Languages aren’t pure things. It’s true. But I do think that some Americans are in a mentality such that they don’t think they need to know about anything else that’s happening in the world.
    We can pronounce everything with English rules, ignore the metric system, not understand the countries we invade, etc.
    Los Angeles is one of the most famous mis-pronunciations of a Spanish word in the U.S. and it would grate many ears (other words probably not so much) to hear the Spanish pronunciation. Yet perhaps this is a discipline we should subject ourselves to. It might make us aware of awkward historical events like the Mexican War (1844-48), but I think I’m stepping outside the realm of transit now 🙂

  22. J April 5, 2010 at 6:54 pm #

    Amusingly enough, Chewie, the Mexican-American war in Mexico is known as “the first USA intervention in mexico,” yet another example of a different way to say the same thing.

  23. Jonathan Hammond April 10, 2010 at 10:49 am #

    I understand and sympathize with their desire for propriety in pronouncing Spanish place names, particularly in California where this is very messed-up, but so many news anchors that take great pains to pronounce, say, Nicaragua the right way will simply not concern themselves with the proper tonality of Mandarin names for people or places.
    Even pronouncing Japanese, which is much easier, is beyond many people. I don’t want to be pretentious and say Tokyo as exactly like a native as possible, but I understand that a two-syllable pronunciation is both correct and not particularly difficult, while everyone insists on “Tokio” with three syllables. Same with Kyoto vs. “Kiyodo”.
    I can sort of understand what makes the pronunciation of some languages a greater priority than others, but on the other hand, I really don’t.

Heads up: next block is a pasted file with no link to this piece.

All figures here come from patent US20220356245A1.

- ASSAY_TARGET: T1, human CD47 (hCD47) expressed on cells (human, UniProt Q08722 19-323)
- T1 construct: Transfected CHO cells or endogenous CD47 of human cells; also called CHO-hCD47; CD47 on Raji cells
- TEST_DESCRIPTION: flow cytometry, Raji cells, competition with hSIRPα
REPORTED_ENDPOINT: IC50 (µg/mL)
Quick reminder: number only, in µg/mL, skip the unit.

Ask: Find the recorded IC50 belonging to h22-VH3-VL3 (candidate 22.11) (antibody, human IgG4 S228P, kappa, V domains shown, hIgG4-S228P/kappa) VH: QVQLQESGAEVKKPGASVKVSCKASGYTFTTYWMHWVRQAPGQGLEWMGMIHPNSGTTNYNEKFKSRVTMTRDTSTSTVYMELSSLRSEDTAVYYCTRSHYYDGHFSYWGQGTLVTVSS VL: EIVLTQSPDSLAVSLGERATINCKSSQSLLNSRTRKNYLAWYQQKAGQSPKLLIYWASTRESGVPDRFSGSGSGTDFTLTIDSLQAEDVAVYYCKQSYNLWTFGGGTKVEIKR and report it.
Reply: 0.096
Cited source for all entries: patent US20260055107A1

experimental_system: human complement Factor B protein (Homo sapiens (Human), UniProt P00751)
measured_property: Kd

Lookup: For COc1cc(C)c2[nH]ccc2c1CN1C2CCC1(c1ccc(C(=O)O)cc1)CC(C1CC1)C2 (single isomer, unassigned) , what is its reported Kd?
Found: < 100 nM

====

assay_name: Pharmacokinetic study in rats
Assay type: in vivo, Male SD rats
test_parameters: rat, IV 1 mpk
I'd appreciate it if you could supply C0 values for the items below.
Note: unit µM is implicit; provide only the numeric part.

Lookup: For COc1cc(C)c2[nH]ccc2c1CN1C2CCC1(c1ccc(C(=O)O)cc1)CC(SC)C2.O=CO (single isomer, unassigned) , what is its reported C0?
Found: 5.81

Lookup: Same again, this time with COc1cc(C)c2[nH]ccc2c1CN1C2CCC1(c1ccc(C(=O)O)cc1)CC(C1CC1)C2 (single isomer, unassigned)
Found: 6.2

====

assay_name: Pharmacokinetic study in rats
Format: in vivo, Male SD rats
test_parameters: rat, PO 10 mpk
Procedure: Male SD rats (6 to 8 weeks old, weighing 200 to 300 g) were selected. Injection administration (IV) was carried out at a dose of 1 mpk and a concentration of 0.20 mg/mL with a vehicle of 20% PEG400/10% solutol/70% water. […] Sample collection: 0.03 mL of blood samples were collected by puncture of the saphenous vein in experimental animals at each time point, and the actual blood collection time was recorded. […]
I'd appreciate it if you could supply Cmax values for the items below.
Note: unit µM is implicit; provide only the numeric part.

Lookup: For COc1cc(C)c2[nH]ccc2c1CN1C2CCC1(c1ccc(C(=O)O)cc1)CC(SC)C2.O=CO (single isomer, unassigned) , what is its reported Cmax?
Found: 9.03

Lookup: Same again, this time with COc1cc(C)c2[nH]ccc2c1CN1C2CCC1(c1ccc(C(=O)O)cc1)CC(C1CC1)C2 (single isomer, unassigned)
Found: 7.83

24. Matthew Pennington April 13, 2010 at 6:37 am #

    I realize this comment section is a little old, but Goethe street in Chicago is pronounced “Go-thee” with an unvoiced fricative. No other pronunciation will do, even if it is butchering the name of the greatest German poet.

  25. Matthew Pennington April 13, 2010 at 6:59 am #

    Also, I’d just like to point out an example which really comes at this from another direction. I used to live in Montreal, and much of the central parts of the city were built by and named in English. So, there are metro stops – such as McGill and Atwater – which are distinctly English words, but which are pronounced on the metro with a decidedly French pronunciation. But no francophone would dream of changing their pronunciation to match the English, even though the population of Montreal is nearly a third English-speaking, and the city is in a majority English continent with thousands (if not millions) visitors every year who speak exclusively English.

  26. Emily Hultman April 15, 2010 at 6:56 am #

    I grew up on the west side of Los Angeles. I found it particularly funny when my grandma asked me, “how do all of those Mexican immigrants understand the street signs here?” Well, gramma, funny thing about most of the street signs….
    For what it’s worth, my local Westside YMCA often shared camp grounds with San Pedro YMCA. As westsiders, we were unfamiliar with San Pedro and invariable pronounced it PAYdro. Most of us had friends named Pedro. The kids from San Pedro YMCA always made a BIG point of telling us it was “Peedro”, not “PAYdro”. BIG point. And this was a diverse group, heavily leaning towards Hispanic/middle class.

  27. Scott Mercer April 20, 2010 at 3:23 pm #

    By the way, the correct answers are:
    Loss Feel’ Is (not Lohs Fay Lease’)
    Seh Pull’ Vehda (not Say Pool Vida’)
    Reh See’ Dah (not Ray Say’ Dah)